A TEAM of Stockbridge osteopaths have embarked on a trip to Kenya to aid women and girls subjected to female genital mutilation (FGM).

Owner and practice principal of Stockbridge Osteopathic Practice (SOP) Emma Wightman, has been travelling out to the east African nation providing free healthcare and support to FGM victims since 2010, but this time colleagues Tracey Jefford and Joe Batey have joined her mission.

The trio flew out on Saturday 28, October, and will be working for humanitarian aid organisation Divinity Foundation in remote parts of the country for three weeks.

In dealing with the effects of the illegal practice, particularly in the Maasai communities, many victims Emma has previously treated have had pelvic inflammatory disease, painful periods, internal and external scarring, infection, severe complications in childbirth alongside extreme trauma.

She said: “It’s tough no doubt about it, it is very difficult to get your head round why would anybody do that to anyone else and it is the women that do it. You think if they have been through it how can they do it?

“Tracey and Joe did not take much persuading in coming out with me as it is such an opportunity to use osteopathy in a completely different environment and really challenge yourself professionally outside of the four walls of a nice clinic.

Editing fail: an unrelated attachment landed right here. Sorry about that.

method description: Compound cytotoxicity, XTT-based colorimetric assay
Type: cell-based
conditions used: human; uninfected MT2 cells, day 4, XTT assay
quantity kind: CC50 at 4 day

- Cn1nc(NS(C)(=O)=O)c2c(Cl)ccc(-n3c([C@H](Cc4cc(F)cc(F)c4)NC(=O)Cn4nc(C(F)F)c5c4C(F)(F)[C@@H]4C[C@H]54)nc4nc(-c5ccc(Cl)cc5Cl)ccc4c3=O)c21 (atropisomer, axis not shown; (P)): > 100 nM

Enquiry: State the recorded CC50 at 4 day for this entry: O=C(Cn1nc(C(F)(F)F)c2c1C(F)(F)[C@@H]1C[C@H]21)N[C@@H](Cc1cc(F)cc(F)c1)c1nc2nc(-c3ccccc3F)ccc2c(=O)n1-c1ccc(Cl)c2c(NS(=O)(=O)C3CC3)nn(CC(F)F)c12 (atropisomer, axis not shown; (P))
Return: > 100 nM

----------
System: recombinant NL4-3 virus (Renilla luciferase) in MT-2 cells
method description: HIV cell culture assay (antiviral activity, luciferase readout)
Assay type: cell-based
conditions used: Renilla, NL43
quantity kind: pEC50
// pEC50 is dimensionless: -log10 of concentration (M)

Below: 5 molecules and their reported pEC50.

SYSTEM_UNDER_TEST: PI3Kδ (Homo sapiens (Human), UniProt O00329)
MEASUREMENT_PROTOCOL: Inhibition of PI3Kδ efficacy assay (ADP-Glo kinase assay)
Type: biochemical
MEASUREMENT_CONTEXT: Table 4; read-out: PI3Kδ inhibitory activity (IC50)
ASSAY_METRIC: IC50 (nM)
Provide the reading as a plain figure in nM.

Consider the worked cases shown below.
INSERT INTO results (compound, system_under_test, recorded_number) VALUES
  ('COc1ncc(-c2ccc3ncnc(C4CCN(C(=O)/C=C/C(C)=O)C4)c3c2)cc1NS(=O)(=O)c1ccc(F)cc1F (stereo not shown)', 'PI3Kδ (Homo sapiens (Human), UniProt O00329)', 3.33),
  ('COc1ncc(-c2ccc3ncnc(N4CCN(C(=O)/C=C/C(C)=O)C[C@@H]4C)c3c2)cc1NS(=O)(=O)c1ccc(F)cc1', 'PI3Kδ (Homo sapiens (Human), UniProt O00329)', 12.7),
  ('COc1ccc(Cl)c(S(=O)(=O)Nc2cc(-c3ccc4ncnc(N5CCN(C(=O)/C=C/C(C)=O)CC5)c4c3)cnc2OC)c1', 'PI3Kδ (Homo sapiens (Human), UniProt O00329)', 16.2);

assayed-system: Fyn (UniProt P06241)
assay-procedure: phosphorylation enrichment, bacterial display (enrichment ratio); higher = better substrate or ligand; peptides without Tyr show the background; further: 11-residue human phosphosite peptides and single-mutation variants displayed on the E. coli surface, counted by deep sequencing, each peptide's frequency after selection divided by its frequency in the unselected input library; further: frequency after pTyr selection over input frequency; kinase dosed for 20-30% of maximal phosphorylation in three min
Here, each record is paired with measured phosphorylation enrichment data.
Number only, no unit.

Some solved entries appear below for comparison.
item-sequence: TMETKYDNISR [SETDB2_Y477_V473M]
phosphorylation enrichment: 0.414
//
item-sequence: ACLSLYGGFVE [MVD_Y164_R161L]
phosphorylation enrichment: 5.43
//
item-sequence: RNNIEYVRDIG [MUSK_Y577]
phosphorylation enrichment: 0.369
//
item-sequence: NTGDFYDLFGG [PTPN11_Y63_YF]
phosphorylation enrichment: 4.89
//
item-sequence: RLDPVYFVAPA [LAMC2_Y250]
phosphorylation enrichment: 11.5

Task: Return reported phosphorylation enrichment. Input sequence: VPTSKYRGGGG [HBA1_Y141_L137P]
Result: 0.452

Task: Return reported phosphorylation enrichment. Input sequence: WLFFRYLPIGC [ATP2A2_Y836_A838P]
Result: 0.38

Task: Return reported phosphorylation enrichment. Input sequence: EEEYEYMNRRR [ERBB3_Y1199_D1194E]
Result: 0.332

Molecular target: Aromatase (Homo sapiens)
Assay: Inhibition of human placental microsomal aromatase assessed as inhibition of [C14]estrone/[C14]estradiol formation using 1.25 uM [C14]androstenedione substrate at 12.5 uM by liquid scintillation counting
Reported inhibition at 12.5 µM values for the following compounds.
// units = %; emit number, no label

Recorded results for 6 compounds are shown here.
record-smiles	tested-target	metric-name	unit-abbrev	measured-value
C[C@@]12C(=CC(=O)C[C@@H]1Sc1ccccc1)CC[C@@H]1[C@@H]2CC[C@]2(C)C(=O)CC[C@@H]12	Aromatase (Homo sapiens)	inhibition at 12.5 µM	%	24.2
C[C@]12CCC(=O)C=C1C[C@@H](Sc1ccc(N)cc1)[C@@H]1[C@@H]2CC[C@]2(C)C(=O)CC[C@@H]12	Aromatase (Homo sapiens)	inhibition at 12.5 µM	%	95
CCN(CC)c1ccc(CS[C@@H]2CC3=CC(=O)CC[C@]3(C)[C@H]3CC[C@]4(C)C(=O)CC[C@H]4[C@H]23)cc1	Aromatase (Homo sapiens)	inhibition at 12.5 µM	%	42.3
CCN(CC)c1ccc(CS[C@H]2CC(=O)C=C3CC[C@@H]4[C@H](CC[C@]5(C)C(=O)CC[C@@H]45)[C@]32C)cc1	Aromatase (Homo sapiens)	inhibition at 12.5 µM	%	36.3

“The appeal is the challenge and working with unexpected conditions, in a completely different culture and treating what you can imagine is completely different from what we see in the UK.

“You have to be flexible in your approach, that is a challenge getting away from what you know, there are little resources and you maybe the only person this patient has seen. You have to be putting on a lot of different hats here, a doctor, nurse, osteopath, social worker, children protection agent and others.”

Divinity Foundation send out teams of health professionals three or four times a year to aid women and girls, but the charity also provides education and promotes alternative rites of passage to cutters in workshops, to show them how their beliefs can still be upheld without having to use FGM.

During one of Emma’s five trips working with the charity, the health worker helped set up a girl’s rescue centre which is now named the Emma’s Angels project.

The rescue centre was established to protect girls at imminent risk of FGM and cannot go back home, therefore assuming guardianship, taking care of the children’s schooling, healthcare and safety.

The SOP team raised nearly £1000 to fund the expedition but are still welcoming donations which could go towards medication, mosquito nets and the expansion of the rescue centre to cater for young women.

Emma said: “I think most of my work this year will be with the rescue centre protecting these girls from FGM and supporting them in their next project which is building a boarding house for older girls.

“We have taken these girls out of their families and surroundings and they are in between so building a young adults vocational training and finding other communities to join is new work to do.”

To donate to the SOP team’s work visit www.justgiving.com/crowdfunding/humanitarianosteopath